I had a very brief A at the lowest point of my life. There is no excuse for it but in all honesty, the pain I felt as a child didn't even cross my mind. I was bound up in a bubble of selfishness, all I could think about were my own needs.
I am no longer in that bubble though and I am deeply sorry for my actions and the pain I have caused my family.
I am so sorry you find yourself in this situatuon, I can only imagine the pain you are going through. I hope your WS will show remorse in time.
Yes, you get it. And yes, we enjoy each others' company very much.
and you have to understand, I was giving an off the cuff clinical definition. Not everyone likes that.
This forum is for BSs to ask questions of waywards and for waywards to answer. Please do not engage in a back and forth dialogue in here. Thank you.
[This message edited by Bdell at 9:32 AM, January 20th (Monday)]
Women in LTAs appear to have had emotional reasons for their As, and I can certainly get that. In my WH's case, he says it was almost purely sexual. What is even more confusing is that he is a very intelligent man who says he never allowed himself to acknowledge how is A was impacting our M or how it caused him to become distant and withdrawn.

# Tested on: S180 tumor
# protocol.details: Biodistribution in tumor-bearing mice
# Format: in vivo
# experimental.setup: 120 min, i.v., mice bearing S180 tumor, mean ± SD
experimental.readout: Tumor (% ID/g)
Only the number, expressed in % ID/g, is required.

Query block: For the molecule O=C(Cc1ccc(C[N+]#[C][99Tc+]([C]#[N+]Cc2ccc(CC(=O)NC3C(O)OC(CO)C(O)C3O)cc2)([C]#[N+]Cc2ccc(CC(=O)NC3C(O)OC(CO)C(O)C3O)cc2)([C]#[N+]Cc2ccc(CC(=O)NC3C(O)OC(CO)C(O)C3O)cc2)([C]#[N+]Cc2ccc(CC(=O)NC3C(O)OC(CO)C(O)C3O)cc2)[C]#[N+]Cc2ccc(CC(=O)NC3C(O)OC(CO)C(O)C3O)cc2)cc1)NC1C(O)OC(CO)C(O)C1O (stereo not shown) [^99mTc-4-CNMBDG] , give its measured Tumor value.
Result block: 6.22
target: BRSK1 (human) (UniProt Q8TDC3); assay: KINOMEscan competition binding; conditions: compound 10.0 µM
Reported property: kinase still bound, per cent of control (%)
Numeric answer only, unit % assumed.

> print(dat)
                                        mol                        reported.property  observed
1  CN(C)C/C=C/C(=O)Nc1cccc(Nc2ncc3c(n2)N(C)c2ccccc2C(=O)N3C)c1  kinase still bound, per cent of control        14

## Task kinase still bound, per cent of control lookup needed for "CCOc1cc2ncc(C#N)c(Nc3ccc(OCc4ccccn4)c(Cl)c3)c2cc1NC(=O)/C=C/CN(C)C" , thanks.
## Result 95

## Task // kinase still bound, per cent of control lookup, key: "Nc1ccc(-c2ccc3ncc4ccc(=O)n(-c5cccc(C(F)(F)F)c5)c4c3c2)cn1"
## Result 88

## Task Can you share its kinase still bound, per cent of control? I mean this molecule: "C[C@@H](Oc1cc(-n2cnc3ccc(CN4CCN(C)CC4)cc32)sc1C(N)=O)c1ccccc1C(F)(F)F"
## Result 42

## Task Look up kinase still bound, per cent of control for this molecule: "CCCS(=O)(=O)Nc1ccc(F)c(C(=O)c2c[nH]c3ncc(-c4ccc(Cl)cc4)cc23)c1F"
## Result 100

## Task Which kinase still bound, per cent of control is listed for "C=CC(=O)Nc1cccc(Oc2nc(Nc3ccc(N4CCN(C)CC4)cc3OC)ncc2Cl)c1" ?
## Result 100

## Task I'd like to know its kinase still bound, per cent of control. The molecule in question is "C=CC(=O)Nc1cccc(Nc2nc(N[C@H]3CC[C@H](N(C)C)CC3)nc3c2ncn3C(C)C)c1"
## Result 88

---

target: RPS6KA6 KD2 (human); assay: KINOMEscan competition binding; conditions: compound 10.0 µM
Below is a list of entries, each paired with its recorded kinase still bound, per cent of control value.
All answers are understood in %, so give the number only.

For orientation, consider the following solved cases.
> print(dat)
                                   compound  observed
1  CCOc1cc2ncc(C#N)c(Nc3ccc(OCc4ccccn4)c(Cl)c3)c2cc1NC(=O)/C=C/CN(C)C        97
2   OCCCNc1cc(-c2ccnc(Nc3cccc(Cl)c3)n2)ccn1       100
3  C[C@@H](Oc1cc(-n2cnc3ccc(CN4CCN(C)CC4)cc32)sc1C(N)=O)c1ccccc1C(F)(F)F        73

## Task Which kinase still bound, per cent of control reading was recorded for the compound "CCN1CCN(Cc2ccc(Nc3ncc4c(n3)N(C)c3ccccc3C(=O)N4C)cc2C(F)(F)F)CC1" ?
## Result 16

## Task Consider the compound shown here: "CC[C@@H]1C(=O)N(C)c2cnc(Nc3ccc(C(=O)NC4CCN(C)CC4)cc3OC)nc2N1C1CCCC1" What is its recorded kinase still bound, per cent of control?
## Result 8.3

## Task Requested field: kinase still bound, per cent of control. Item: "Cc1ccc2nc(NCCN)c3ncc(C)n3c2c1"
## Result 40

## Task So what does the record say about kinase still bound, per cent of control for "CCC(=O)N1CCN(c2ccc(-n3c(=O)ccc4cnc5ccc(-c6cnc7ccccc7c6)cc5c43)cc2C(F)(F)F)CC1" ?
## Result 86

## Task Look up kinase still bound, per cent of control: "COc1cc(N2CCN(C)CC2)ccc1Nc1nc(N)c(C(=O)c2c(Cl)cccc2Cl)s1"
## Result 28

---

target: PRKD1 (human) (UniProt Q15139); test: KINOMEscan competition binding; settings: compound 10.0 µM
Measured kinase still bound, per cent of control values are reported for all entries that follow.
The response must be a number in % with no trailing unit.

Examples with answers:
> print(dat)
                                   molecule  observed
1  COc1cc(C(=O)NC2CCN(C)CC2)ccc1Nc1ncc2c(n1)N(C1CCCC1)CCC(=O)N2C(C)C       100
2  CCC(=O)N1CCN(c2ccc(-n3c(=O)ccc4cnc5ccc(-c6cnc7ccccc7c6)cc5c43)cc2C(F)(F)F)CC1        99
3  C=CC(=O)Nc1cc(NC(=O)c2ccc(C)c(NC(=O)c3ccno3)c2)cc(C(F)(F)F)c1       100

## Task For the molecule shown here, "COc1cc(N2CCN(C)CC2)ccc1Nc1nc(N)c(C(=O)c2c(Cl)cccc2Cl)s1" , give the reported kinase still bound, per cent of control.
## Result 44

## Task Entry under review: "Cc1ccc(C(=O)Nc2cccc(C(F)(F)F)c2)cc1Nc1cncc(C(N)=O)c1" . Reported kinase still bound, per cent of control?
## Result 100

Of course, consequences were never considered.
On dday, MOW was thrown under the bus with little consideration for her well being, and seemingly without any sense of loss or missing her in any way.
It seems quite cruel. I am the only one who seems to have any compassion for her.
How can this be? Their relationship lasted for so long. How can he just put her out of her mind.
We recently had a conversation and WH told me that due to costly errors she had made at work, he had considered firing her. I asked how he could have done that while they were in a relationship. What would that mean as far as losing her as a sexual partner?
He said that wouldn't have bothered him. he did say though, that he would not have been the one to do the firing so perhaps they could have continued the A outside of the office.
Just seems rather callous to me.
Can anyone here relate to this?
Let me explain. I have emotional problems that I have never dealt with stemming from my childhood, but expanding well into teens. Emotional abuse, physical abuse, alcoholic parents, etc. Having never dealt with my trauma, I have instead created a long list of emotional defensives in life that I use to feel 'normal'. Booze, working 12 hours a day, the A, porn, etc. you name it and I was hiding behind it.